Tech juggernaut Microsoft won’t sell its facial recognition software to police or law enforcement until more federal regulations for facial recognition technology are set in place.
This is what company president Brad Smith said during an interview. “The bottom line for us is to protect the human rights of people as this technology is deployed,” Smith adds that the company hasn’t previously sold the technology to law enforcement.
Both consumer advocates and civil liberties groups have long warned about the dangers of facial recognition technologies, particularly with respect to the police. Two years ago, the American Civil Liberties Union (ACLU) began calling on tech giantsarguing that it posed a potential threat, especially to immigrants and people of colour.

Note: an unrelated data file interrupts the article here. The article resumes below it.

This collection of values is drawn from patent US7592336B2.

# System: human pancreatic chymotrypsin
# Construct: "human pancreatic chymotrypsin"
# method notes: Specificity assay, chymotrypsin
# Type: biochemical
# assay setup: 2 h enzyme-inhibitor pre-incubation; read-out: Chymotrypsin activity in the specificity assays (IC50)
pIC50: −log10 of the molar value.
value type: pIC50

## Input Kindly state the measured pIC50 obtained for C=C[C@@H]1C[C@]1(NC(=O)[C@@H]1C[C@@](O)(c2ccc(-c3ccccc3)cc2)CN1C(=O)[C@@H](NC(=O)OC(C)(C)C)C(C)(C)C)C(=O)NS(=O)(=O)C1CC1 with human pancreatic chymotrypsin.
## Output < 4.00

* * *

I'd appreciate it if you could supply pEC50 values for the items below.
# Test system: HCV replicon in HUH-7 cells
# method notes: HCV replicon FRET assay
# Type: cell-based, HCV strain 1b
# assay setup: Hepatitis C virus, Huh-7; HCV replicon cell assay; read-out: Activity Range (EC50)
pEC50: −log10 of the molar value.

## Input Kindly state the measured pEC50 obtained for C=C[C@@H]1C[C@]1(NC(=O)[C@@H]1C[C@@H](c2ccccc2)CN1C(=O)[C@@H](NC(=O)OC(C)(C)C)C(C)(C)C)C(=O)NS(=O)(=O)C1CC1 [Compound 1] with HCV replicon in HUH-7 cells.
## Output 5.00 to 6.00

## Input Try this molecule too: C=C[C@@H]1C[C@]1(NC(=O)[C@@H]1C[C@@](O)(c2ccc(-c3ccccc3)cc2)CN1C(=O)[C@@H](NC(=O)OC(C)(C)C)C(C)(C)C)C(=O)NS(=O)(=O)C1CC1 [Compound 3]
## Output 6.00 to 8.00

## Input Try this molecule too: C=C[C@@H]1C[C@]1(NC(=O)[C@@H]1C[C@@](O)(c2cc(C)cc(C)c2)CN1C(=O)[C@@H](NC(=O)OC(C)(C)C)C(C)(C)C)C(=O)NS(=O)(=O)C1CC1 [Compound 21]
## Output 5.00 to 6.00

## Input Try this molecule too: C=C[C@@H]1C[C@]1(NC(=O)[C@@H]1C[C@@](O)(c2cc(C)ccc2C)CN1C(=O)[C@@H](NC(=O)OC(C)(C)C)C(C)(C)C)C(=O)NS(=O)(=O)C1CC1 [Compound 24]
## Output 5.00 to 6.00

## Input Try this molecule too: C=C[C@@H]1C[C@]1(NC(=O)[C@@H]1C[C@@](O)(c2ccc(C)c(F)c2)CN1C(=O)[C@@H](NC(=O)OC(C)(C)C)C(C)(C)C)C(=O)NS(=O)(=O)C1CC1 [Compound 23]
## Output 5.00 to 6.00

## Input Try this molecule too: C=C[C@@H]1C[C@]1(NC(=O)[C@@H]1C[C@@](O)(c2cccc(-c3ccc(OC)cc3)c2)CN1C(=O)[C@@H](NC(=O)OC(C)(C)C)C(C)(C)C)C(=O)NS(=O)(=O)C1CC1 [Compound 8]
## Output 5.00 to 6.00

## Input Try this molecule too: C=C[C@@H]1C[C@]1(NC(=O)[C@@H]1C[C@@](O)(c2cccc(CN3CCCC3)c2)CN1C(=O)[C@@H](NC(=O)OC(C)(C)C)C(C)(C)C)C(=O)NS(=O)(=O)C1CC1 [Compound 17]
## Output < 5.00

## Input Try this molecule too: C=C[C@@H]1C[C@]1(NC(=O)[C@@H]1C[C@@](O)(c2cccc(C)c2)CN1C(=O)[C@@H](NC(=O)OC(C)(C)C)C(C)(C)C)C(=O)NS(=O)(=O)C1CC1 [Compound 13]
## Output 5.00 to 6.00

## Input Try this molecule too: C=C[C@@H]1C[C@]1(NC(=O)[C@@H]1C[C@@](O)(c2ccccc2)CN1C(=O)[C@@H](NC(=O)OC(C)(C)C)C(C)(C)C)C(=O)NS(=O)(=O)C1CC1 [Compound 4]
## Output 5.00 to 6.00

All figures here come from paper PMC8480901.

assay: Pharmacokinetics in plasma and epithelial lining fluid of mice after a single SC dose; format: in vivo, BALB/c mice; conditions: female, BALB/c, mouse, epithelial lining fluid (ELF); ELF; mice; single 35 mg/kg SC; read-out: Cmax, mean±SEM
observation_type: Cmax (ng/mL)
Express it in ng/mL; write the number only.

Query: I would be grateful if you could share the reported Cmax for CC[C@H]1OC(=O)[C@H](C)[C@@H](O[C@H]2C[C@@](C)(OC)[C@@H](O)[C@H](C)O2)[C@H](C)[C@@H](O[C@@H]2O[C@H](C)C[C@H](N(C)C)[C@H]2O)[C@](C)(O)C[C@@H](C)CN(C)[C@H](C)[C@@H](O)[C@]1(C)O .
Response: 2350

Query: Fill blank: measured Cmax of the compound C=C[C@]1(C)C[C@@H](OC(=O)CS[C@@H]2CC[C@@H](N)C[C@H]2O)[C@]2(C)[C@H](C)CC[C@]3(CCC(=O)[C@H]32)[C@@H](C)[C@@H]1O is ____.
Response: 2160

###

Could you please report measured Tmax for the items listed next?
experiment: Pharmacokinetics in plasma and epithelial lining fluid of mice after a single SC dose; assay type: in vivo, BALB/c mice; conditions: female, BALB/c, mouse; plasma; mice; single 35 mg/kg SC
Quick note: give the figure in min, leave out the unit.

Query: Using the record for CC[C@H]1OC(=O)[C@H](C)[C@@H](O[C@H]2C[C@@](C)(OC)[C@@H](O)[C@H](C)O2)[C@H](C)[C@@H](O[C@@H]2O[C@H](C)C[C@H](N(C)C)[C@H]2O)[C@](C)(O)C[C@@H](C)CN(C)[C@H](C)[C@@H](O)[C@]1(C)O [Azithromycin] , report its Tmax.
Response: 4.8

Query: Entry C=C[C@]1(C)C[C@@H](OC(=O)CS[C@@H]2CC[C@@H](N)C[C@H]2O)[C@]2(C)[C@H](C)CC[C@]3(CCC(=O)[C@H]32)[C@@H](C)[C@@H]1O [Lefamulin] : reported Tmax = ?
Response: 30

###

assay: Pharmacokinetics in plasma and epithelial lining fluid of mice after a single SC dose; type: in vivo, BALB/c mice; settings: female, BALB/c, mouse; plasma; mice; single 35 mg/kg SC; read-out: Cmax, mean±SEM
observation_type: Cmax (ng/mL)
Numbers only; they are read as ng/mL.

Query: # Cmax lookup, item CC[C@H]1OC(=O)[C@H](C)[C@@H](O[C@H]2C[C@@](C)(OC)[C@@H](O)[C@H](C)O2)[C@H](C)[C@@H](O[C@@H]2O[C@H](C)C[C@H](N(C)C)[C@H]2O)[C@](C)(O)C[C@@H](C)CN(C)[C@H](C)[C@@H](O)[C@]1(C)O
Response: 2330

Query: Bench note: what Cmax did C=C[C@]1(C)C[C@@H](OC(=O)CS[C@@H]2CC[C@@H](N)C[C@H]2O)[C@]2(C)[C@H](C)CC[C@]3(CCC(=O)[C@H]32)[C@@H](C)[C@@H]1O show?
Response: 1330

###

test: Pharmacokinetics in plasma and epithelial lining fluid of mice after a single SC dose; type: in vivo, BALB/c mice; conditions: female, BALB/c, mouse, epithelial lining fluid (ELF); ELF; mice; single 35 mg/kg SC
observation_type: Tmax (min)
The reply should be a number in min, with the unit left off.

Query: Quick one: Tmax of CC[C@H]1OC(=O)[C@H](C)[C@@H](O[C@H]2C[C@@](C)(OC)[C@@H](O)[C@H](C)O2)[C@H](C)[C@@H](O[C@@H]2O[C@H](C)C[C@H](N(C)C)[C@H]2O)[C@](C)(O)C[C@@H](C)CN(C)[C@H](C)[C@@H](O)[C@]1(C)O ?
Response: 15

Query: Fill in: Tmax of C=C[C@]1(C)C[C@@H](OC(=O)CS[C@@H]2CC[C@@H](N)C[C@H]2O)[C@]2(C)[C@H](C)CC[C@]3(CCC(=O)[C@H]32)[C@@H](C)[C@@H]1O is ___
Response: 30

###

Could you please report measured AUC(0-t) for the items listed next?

Microsoft has quietly been dismantling facial recognition databases. Last year, the company brought a massive database down consisting of more than 10 million facial images after the database was linked to the Chinese government’s crackdown of ethnic Muslims.
“When even the makers of face recognition refuse to sell this surveillance technology because it is so dangerous, lawmakers can no longer deny the threats to our rights and liberties,” says Matt Cagle, a technology and civil liberties attorney with the ACLU of Northern California.
“For the past two years we have been focused on developing and implementing strong principles that govern our use of facial recognition, and we’ve been calling for strong government regulation,” a Microsoft spokesperson told CNET.
“We do not sell our facial recognition technology to US police departments today, and until there is a strong national law grounded in human rights, we will not sell this technology to police departments.”
“We’re committed to working with others to advocate for the legislation that is needed,” the Microsoft spokesperson says. “We’re also taking this opportunity to further strengthen our review processes for any customer seeking to use this technology at scale.”
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